Wednesday, March 12, 2014

An Actual Story of How This Was Resolved Successfully

Collection Agencies - like F.H. Cann & Associates - attempt to collect unpaid/past bills on behalf of their business clients.  At times, these collection agencies go after the wrong person, just because they have the same name. 

In one actual case (see letter below with names removed), a person was mailed a collection’s letter from F.H. Cann and Associates Inc. indicating that they owed an outstanding debt.  The supervisor of collections (initials: T. W.) was called by that person in order to straighten things out.  The person inquired about where F.H. Cann & Associatges Inc got their mailing address.  The collections supervisor (Ms. W.) said that they get this from their client services department.  When asked to verify how they could have retrieved the wrong address, Ms. W. promised to get back to that person with that information.

Well, if you guessed that Ms. W. never got back to the person, you would be correct.  Apparently, F.H. Cann & Associates, Inc. - like many of their peer organizations – seem to make a practice of using the Internet to collect a number of addresses of “names” similar to the person's name who supposedly owes money to their client.  The problem with that practice - called, “casting a wide net” – is that many unsuspecting people are erroneously contacted about false debts that they don’t owe [nor ever did owe].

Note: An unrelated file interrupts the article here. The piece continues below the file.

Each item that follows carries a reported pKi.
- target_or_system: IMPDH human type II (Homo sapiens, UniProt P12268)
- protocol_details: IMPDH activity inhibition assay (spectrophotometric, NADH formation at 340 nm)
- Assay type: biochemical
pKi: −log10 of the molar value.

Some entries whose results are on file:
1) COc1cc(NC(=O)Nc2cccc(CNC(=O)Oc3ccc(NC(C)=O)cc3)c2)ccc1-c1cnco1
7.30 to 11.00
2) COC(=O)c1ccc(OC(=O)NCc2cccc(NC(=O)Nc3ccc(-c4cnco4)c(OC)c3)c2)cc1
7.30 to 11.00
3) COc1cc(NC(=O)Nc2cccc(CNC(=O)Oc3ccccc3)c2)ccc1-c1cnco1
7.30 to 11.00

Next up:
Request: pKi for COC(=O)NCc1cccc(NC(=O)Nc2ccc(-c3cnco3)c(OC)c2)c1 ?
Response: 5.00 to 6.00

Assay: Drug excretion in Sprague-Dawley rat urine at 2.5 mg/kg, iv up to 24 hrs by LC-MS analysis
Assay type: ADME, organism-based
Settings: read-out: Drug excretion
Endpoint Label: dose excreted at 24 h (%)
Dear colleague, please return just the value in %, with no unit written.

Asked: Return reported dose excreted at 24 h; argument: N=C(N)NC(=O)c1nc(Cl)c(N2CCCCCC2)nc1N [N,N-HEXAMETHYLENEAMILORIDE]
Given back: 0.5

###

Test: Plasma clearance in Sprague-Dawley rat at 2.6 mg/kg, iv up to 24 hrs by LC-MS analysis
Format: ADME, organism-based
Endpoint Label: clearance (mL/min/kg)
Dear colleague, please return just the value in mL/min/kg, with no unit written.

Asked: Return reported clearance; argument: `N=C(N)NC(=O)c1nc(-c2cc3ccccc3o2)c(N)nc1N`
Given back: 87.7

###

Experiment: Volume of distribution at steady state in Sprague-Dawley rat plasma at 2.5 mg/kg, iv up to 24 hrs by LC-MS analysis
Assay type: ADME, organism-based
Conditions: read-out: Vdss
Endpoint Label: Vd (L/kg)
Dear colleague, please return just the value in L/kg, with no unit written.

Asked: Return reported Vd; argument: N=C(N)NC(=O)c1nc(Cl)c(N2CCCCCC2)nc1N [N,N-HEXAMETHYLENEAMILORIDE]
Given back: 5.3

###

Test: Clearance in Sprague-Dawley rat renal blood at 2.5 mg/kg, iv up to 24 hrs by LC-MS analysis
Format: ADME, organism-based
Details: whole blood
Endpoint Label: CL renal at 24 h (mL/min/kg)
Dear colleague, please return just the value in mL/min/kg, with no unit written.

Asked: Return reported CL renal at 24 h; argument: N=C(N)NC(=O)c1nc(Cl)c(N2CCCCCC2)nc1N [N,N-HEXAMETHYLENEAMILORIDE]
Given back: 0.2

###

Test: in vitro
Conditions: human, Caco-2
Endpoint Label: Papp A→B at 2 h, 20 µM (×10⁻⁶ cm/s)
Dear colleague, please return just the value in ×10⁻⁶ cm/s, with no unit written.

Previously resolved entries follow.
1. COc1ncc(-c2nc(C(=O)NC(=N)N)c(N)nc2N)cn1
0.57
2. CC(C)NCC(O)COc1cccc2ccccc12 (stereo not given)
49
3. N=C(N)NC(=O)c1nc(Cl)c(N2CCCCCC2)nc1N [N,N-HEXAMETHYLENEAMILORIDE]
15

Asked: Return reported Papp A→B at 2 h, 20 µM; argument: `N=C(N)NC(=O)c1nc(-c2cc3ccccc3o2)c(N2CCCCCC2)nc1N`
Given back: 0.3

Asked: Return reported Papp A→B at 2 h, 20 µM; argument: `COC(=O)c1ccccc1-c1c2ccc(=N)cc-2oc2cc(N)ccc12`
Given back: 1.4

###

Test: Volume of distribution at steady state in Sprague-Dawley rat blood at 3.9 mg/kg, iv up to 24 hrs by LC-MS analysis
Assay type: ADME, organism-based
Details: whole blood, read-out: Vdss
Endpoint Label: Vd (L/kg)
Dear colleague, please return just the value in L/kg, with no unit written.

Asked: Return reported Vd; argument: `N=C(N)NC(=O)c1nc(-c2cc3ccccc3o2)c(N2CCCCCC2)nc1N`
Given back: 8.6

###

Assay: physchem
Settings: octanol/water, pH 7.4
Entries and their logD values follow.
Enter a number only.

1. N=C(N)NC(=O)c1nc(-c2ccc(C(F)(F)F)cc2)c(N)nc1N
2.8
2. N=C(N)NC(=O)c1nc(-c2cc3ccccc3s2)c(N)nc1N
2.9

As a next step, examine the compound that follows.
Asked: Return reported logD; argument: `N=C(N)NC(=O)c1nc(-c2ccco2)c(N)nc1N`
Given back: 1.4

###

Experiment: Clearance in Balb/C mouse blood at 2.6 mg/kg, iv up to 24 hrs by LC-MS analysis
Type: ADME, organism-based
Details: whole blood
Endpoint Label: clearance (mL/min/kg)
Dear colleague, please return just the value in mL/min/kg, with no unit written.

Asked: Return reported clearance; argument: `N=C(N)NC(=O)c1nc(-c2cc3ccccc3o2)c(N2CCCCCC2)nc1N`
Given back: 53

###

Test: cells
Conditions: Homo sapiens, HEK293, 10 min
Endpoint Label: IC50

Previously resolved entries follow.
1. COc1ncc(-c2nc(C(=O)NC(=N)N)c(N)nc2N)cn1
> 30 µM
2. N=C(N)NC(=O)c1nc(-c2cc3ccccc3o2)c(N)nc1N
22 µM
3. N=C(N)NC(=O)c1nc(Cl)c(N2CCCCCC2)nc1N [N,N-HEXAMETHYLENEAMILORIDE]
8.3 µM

Unfortunately, these innocent people are inconvenienced with straightening the matter out with the collection agency – as though people aren’t busy enough today!  What’s interesting is that many of these collection agencies love to post accolades about their company on their internet web-sites in order to make a show of respectability to their prospective clients. 
However, the truth is, most [if not all] collection agencies are a public nuisance to the many innocent people that they recklessly target in order to collect overdue bills for their clients.  Their practice of “casting a wide net” is done shamelessly, with no apologies to the innocent individuals that they inconvenience and unnecessarily upset.

Warning: Never provide personal information to these collection agencies if you have received one of their collection letters and are 100% positive that you don’t have an unpaid debt with their client.

Can a debt collector keep contacting me if I don’t think I owe any money?

"If you send the debt collector a letter stating that you don’t owe any or all of the money, or asking for verification of the debt, that collector must stop contacting you. You have to send that letter within 30 days after you receive the validation notice. But a collector can begin contacting you again if it sends you written verification of the debt, like a copy of a bill for the amount you owe." - United States Federal Trade Commission